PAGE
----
Rutgers Cancer Institute of New Jersey
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New Brunswick, NJ 08903-2681
A thymectomy is surgery to remove the thymus gland. This gland is under the breastbone. It helps the immune system to develop during childhood.
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This surgery is done to treat:
Problems are rare, but all procedures have some risk. The doctor will go over some problems that could happen, such as:
Things that may raise the risk of problems are:
The surgical team may meet with you to talk about:
General anesthesia will be used. You will be asleep.
The surgery may be done in one of three ways:
About 1 to 3 hours
Pain and swelling are common in the first 1 to 2 weeks. Medicine and home care can help.
The usual length of stay is 1 to 3 days. You may need to stay longer if you have problems.
The staff may give you pain medicines. During your stay, the hospital staff will take steps to lower your risk of infection, such as:
There are also steps you can take to lower your risk of infection, such as:
The recovery time depends on the type of surgery. It may take 1 to 2 weeks or as long as 3 months. Physical activity will be limited during this time. You will need to delay return to work.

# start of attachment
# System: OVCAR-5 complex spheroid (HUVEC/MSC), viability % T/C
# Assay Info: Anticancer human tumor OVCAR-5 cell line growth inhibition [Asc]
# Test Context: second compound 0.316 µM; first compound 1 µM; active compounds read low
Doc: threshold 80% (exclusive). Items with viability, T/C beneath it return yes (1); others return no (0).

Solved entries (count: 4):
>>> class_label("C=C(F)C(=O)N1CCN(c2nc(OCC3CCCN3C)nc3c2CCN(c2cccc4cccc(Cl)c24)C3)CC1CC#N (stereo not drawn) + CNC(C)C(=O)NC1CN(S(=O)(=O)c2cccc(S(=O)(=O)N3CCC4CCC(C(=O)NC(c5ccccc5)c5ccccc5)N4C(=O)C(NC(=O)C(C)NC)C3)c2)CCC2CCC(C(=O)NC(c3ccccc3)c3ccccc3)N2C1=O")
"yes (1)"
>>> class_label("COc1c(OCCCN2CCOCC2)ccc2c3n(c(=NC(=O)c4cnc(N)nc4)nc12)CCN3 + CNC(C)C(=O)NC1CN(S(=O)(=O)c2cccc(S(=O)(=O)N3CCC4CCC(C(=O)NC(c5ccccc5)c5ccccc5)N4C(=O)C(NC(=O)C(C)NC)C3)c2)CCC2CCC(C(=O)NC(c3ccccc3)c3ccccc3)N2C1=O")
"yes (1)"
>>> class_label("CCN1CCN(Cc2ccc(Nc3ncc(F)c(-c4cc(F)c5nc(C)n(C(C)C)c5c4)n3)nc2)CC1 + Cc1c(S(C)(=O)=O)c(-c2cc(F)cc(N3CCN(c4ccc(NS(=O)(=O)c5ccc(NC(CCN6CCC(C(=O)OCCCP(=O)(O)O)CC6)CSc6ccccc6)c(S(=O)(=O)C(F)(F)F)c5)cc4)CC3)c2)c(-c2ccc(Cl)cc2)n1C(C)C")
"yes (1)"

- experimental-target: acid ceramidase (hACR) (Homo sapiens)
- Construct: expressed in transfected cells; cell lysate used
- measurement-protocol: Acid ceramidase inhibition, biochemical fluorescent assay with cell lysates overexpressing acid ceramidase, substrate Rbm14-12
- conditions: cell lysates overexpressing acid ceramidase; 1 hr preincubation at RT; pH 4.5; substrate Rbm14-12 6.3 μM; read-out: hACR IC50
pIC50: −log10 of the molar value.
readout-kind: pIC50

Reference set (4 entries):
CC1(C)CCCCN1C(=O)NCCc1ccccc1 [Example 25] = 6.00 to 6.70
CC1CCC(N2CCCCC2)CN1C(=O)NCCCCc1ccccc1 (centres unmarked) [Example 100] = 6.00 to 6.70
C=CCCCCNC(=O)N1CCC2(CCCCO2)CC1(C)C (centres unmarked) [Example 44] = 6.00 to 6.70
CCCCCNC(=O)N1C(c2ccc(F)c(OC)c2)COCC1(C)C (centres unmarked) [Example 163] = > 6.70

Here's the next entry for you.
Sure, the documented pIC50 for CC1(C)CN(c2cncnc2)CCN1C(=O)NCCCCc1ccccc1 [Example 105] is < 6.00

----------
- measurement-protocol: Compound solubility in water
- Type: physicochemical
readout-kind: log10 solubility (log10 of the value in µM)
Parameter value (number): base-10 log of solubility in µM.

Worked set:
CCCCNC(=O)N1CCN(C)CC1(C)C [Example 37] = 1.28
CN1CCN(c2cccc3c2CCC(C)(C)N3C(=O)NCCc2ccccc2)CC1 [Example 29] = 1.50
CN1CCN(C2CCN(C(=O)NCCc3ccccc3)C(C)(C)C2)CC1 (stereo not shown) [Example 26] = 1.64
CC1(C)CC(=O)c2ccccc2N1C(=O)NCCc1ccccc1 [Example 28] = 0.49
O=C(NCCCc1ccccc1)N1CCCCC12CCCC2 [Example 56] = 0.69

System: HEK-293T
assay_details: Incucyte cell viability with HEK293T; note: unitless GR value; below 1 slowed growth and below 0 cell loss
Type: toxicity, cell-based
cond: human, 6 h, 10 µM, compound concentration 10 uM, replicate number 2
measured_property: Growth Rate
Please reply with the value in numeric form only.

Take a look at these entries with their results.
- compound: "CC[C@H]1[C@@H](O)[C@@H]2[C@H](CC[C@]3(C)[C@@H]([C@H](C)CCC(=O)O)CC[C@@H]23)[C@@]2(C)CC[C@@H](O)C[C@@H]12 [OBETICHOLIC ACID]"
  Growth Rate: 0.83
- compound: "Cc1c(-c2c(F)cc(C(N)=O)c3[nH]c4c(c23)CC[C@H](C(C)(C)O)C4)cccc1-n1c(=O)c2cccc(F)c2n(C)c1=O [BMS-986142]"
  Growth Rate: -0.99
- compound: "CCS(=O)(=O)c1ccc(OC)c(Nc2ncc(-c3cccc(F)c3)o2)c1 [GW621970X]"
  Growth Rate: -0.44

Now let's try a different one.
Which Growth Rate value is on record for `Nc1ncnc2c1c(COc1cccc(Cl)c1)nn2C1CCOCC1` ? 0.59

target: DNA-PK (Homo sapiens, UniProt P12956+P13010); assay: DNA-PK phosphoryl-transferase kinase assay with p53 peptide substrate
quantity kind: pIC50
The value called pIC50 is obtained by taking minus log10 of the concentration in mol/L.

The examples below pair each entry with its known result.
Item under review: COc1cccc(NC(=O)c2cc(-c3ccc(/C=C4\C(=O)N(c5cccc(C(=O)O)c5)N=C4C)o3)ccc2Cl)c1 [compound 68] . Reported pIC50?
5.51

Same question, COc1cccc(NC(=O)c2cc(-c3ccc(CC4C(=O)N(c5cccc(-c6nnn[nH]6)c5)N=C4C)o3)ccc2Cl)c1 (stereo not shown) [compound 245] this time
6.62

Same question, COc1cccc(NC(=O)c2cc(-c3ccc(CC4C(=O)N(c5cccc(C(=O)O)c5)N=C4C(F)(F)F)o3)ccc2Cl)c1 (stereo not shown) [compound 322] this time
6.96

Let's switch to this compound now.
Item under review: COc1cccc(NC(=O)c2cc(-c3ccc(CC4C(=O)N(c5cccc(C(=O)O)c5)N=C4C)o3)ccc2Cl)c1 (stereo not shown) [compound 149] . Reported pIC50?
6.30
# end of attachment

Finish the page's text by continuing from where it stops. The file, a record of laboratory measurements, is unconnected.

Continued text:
Call your doctor if you are not getting better or you have:
If you think you have an emergency, call for medical help right away.
Myasthenia Gravis Foundation of America, Inc.
National Institute of Neurological Disorders and Stroke
Berrih-Aknin S, Le Panse R. Thymectomy in myasthenia gravis: when, why, and how? The Lancet. 2019;18(3):225-226
General information about thymoma and thymic cancers. National Cancer Institute. Available at: http://www.cancer.gov/types/thymoma/patient/thymoma-treatment-pdq. Accessed January 13, 2021.
Myasthenia gravis. EBSCO DynaMed website. https://www.dynamed.com/condition/myasthenia-gravis. Accessed January 13, 2021.
Myasthenia gravis fact sheet. National Institute of Neurological Disorders and Stroke website. Available at: http://www.ninds.nih.gov/disorders/myasthenia_gravis/detail_myasthenia_gravis.htm#84053153. Accessed January 13, 2021.
Last reviewed February 2020 by EBSCO Medical Review Board Marcin Chwistek, MD Last Updated: 1/13/2021